An international crime spree is being committed, one which is estimated to be worth anywhere from 7-23 billion dollars annually. This crime is happening everywhere, from Brazil to Thailand, Tanzania to Turkey, and yes, even right here in Virginia. The crime in question: the illegal trade in wildlife. This illegal trade is one of the most costly illegal activities in the world, moving living animals, and parts of deceased ones, across a global network of organized crime. Illegal harvesting of rhino horn and elephant tusks has made international news, as has shark-finning and, more recently, the Pangolin trade. However, these are not issues happening just in far-off lands. In fact, a concerning trend is threatening one of this region’s most beloved species: The Woodland Box Turtle.
Although Box Turtles may seem to be a widespread and commonplace species of reptile, they are coveted for their beautiful coloration and unique patterns. They are in demand as living pets, but their shells and other body parts are used for everything from cheap souvenirs to traditional medicines. Box Turtles, both living and dead, have been known to fetch a hefty price in some markets, and the demand from consumers drives the need for a supply. In parts of the Eastern United States, authorities have found illegal capture and transportation of thousands of these turtles, as well as various other turtle species. There is evidence that these illegal activities are happening in the Commonwealth as well.
In order to combat this illegal activity, The Virginia Department of Wildlife Resources has recently proposed amendments to existing regulations, which if adopted, would limit the number of reptiles and amphibians an individual can possess, and completely prohibit the collection of reptiles and amphibians on all state and federal land without an appropriate permit. These measures are intended to protect Species of Greatest Conservation Need from collection for any reason. These recommendations will protect reptiles and amphibians, including the Box Turtle, from the pressures of legal and illegal harvest, and make it much more difficult to capture and transport these species for sale in the global marketplace.
The Wildlife Center of Virginia wholeheartedly supports this proposal, and we hope that you will join us in submitting your comments in favor of this change. If you would like to learn more, visit DWR’s website to read their statement concerning the amendments. An important aspect of any proposed policy is public input, and that window is open, now through May 10, when the comment period ends. Every comment submitted will be read and considered as part of this regulatory process. Comments can be submitted here (Look for VAC 4VAC15-360-10 "Fish: Aquatic Invertebrates, Amphibians, Reptiles, and Nongame Fish. Taking aquatic invertebrates, amphibians, reptiles and nongame fish for personal use" under Wildlife Diversity Regulations).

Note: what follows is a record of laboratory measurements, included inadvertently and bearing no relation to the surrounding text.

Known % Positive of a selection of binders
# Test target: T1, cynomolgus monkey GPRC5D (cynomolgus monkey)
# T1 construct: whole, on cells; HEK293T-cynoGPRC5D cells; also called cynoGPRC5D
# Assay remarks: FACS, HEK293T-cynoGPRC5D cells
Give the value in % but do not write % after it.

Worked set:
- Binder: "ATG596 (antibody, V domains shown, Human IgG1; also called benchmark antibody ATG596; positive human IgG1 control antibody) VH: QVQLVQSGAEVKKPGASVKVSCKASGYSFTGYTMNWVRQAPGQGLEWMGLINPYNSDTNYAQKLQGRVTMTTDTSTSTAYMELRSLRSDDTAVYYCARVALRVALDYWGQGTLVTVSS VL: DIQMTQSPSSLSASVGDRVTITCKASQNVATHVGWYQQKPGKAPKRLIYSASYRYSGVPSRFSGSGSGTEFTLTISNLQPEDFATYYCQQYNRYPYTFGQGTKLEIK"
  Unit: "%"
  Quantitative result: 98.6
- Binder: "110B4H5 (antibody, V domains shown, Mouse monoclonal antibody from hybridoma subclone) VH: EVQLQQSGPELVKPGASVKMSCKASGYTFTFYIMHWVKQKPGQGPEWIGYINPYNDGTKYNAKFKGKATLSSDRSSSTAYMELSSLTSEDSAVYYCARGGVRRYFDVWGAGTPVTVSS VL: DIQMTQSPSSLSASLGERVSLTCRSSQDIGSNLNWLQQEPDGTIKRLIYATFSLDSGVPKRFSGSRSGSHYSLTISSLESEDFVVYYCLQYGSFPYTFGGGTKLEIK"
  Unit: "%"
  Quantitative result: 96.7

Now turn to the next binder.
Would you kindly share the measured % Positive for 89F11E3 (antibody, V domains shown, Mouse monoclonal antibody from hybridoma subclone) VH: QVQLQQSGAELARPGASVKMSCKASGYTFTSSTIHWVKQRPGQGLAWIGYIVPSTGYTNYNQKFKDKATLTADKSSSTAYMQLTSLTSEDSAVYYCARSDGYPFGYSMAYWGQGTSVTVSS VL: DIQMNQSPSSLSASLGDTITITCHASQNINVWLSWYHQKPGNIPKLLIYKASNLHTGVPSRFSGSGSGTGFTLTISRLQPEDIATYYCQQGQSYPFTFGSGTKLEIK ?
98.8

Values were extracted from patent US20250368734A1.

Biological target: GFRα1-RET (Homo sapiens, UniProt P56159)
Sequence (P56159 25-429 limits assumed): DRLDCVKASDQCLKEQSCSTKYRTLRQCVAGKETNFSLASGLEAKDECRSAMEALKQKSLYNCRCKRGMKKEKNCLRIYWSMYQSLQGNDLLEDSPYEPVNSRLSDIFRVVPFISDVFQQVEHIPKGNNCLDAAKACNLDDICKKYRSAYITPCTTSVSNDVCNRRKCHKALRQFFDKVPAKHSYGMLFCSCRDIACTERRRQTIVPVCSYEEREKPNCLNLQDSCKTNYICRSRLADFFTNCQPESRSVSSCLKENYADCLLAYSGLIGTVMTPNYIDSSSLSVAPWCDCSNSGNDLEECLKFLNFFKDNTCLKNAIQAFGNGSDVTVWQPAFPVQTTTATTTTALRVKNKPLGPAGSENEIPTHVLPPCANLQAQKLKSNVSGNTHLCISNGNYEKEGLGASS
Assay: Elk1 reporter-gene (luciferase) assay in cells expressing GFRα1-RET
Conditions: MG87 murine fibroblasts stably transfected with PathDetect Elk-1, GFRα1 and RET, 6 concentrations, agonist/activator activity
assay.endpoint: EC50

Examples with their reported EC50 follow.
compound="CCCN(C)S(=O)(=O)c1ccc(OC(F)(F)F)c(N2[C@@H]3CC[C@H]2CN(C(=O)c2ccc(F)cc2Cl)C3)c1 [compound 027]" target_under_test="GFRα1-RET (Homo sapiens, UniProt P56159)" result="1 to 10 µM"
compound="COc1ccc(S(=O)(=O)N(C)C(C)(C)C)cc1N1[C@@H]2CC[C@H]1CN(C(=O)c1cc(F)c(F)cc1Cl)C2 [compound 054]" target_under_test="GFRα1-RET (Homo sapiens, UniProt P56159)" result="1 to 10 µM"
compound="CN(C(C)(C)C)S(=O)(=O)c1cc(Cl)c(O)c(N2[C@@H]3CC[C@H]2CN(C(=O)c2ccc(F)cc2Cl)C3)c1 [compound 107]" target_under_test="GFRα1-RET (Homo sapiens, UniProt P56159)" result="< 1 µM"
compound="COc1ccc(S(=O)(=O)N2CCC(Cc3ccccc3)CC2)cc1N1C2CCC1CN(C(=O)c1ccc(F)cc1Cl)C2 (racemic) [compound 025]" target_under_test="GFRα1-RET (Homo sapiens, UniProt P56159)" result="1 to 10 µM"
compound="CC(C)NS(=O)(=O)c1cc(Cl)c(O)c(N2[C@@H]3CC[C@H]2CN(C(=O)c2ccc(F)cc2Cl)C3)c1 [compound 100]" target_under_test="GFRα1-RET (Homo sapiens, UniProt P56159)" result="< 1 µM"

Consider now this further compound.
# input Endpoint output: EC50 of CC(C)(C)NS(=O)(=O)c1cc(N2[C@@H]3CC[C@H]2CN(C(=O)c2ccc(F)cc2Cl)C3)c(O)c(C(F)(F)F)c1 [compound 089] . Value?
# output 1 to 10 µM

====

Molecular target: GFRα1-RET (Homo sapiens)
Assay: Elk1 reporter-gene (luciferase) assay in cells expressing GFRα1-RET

WCV President and Co-Founder Ed Clark has already submitted his comments in approval of the proposal, saying:
Positive impacts of the proposal:
“In 1989, by request of the Wildlife Center of Virginia (with behind-the-scenes support from DGIF), Delegate George Grayson introduced a bill that changed the wording of the section of Code which previously stated that there was ‘a continuous open season’ on all wildlife not designated as game, fur-bearing, federally protected, or threatened & endangered species. The new wording reversed this to state that all wildlife was protected unless allowed to be taken by specific designation as game, fur-bearer, or nuisance species, by the establishment of a specific harvest season, or by permit from the agency. This created Virginia's non-game program. The five-individual, private possession allowance was a concession to people who had wild pets, particularly box turtles and snakes, and who claimed that DGIF was turning them into criminals. It was a mistake to simply allow possession of so many individuals then, and the elimination of this allowance is long overdue!! I applaud DWR for proposing these changes, and enthusiastically encourage their adoption!”
“There will be no negative impacts of this proposal, especially not on the wildlife resources the Department is charged with protecting.”
“Measures, such as this proposal, which acknowledge that individual animals matter in the effort to protect populations, are a very positive step, which reflects a very positive change in attitude and perspective within DWR. As the agency continues to move away from the myopic "hook and bullet" focus it manifested for most of its existence, and toward a comprehensive conservation stance, it better serves the wildlife and the citizens of Virginia. Congratulations on this proposal and the very positive movement in becoming the wildlife agency for all Virginians, not just those of us who hunt and fish.”
Again, we do hope that you take action to help us push for this proposal’s adoption. Every voice in favor of the proposal is another voice standing against the illegal trade of wildlife as well as protecting our ecosystems, and every animal’s right to live within them undisturbed.
--Aaron Provencio, Communications Coordinator